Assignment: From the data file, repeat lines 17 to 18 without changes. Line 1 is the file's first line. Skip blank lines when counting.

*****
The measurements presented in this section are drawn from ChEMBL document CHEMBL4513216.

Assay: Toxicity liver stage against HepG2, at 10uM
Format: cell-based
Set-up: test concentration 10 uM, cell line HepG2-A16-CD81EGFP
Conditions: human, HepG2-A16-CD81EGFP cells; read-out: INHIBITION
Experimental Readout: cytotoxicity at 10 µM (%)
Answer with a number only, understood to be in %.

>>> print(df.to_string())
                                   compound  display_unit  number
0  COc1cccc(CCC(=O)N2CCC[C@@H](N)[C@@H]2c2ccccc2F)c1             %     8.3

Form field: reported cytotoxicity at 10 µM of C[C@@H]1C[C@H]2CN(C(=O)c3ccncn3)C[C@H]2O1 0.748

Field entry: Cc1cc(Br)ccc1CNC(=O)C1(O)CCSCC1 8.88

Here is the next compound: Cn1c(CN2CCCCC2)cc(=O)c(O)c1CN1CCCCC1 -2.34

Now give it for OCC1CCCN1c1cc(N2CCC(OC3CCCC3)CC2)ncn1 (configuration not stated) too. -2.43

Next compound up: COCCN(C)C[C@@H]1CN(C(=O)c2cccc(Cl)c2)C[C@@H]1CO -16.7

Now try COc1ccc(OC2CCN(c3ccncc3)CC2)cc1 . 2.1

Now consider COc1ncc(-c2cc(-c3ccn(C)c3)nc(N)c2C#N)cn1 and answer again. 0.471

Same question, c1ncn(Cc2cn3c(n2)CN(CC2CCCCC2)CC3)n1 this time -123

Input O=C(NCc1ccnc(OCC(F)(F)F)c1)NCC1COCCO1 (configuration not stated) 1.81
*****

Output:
Now consider COc1ncc(-c2cc(-c3ccn(C)c3)nc(N)c2C#N)cn1 and answer again. 0.471

Same question, c1ncn(Cc2cn3c(n2)CN(CC2CCCCC2)CC3)n1 this time -123